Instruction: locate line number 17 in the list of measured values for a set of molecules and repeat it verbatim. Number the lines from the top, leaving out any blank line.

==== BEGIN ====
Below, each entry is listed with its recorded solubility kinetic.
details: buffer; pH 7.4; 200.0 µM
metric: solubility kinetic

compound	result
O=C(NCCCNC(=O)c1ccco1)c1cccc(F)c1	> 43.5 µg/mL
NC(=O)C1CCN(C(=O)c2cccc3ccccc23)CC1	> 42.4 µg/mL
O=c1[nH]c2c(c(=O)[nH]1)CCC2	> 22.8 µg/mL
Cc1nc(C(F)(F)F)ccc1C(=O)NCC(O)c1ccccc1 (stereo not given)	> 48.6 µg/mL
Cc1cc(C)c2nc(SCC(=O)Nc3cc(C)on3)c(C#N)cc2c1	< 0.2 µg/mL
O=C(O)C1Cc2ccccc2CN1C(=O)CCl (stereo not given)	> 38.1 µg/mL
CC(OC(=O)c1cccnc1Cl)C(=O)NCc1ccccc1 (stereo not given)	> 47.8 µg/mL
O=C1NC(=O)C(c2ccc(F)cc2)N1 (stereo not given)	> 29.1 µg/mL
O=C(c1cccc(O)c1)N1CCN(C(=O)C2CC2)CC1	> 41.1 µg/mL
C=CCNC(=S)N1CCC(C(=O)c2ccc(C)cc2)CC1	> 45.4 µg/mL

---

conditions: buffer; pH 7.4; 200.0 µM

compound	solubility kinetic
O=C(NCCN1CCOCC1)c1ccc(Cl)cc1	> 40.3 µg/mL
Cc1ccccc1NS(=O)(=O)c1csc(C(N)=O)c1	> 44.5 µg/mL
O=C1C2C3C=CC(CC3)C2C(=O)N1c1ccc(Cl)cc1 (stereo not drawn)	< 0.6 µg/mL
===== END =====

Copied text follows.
compound	solubility kinetic